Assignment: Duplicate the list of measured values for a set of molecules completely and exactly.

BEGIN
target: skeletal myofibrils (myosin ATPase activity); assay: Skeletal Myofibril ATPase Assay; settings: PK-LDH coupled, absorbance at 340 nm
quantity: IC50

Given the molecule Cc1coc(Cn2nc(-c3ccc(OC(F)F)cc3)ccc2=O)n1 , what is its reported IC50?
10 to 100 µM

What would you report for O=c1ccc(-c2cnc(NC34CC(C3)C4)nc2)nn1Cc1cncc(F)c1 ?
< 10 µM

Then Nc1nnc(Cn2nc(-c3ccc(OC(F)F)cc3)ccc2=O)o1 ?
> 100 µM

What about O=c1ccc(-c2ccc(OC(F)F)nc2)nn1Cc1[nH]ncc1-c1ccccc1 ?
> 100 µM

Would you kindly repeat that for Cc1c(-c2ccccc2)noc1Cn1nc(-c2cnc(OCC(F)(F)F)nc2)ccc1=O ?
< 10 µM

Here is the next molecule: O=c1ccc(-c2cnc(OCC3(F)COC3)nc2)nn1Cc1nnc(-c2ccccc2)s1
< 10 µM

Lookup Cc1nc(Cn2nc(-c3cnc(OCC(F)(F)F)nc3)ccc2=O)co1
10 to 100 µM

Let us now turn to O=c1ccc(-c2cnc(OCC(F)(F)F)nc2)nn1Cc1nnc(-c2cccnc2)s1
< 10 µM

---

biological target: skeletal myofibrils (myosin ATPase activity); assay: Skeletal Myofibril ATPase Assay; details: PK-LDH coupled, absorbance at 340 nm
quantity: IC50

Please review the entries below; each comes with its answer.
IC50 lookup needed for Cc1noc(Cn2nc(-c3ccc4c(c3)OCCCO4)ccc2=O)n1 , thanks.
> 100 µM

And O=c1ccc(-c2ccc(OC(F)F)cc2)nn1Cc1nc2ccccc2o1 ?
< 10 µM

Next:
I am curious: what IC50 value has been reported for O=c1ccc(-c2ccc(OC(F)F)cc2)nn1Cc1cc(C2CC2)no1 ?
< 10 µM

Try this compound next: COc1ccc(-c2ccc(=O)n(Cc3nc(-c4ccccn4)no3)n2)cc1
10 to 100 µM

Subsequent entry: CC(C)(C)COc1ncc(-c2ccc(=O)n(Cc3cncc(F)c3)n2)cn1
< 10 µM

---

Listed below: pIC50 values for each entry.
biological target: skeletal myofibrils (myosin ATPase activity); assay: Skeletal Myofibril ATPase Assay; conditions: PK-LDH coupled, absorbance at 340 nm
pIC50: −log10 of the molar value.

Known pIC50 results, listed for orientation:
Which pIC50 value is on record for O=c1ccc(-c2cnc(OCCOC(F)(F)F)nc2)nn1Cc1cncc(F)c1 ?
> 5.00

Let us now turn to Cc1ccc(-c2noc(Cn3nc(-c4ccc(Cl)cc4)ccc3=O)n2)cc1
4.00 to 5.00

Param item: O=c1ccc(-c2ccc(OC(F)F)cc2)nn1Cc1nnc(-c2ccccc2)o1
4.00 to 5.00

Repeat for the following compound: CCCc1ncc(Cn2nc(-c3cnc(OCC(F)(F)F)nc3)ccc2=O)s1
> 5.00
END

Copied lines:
target: skeletal myofibrils (myosin ATPase activity); assay: Skeletal Myofibril ATPase Assay; settings: PK-LDH coupled, absorbance at 340 nm
quantity: IC50

Given the molecule Cc1coc(Cn2nc(-c3ccc(OC(F)F)cc3)ccc2=O)n1 , what is its reported IC50?
10 to 100 µM

What would you report for O=c1ccc(-c2cnc(NC34CC(C3)C4)nc2)nn1Cc1cncc(F)c1 ?
< 10 µM

Then Nc1nnc(Cn2nc(-c3ccc(OC(F)F)cc3)ccc2=O)o1 ?
> 100 µM

What about O=c1ccc(-c2ccc(OC(F)F)nc2)nn1Cc1[nH]ncc1-c1ccccc1 ?
> 100 µM

Would you kindly repeat that for Cc1c(-c2ccccc2)noc1Cn1nc(-c2cnc(OCC(F)(F)F)nc2)ccc1=O ?
< 10 µM

Here is the next molecule: O=c1ccc(-c2cnc(OCC3(F)COC3)nc2)nn1Cc1nnc(-c2ccccc2)s1
< 10 µM

Lookup Cc1nc(Cn2nc(-c3cnc(OCC(F)(F)F)nc3)ccc2=O)co1
10 to 100 µM

Let us now turn to O=c1ccc(-c2cnc(OCC(F)(F)F)nc2)nn1Cc1nnc(-c2cccnc2)s1
< 10 µM

---

biological target: skeletal myofibrils (myosin ATPase activity); assay: Skeletal Myofibril ATPase Assay; details: PK-LDH coupled, absorbance at 340 nm
quantity: IC50

Please review the entries below; each comes with its answer.
IC50 lookup needed for Cc1noc(Cn2nc(-c3ccc4c(c3)OCCCO4)ccc2=O)n1 , thanks.
> 100 µM

And O=c1ccc(-c2ccc(OC(F)F)cc2)nn1Cc1nc2ccccc2o1 ?
< 10 µM

Next:
I am curious: what IC50 value has been reported for O=c1ccc(-c2ccc(OC(F)F)cc2)nn1Cc1cc(C2CC2)no1 ?
< 10 µM

Try this compound next: COc1ccc(-c2ccc(=O)n(Cc3nc(-c4ccccn4)no3)n2)cc1
10 to 100 µM

Subsequent entry: CC(C)(C)COc1ncc(-c2ccc(=O)n(Cc3cncc(F)c3)n2)cn1
< 10 µM

---

Listed below: pIC50 values for each entry.
biological target: skeletal myofibrils (myosin ATPase activity); assay: Skeletal Myofibril ATPase Assay; conditions: PK-LDH coupled, absorbance at 340 nm
pIC50: −log10 of the molar value.

Known pIC50 results, listed for orientation:
Which pIC50 value is on record for O=c1ccc(-c2cnc(OCCOC(F)(F)F)nc2)nn1Cc1cncc(F)c1 ?
> 5.00

Let us now turn to Cc1ccc(-c2noc(Cn3nc(-c4ccc(Cl)cc4)ccc3=O)n2)cc1
4.00 to 5.00

Param item: O=c1ccc(-c2ccc(OC(F)F)cc2)nn1Cc1nnc(-c2ccccc2)o1
4.00 to 5.00

Repeat for the following compound: CCCc1ncc(Cn2nc(-c3cnc(OCC(F)(F)F)nc3)ccc2=O)s1
> 5.00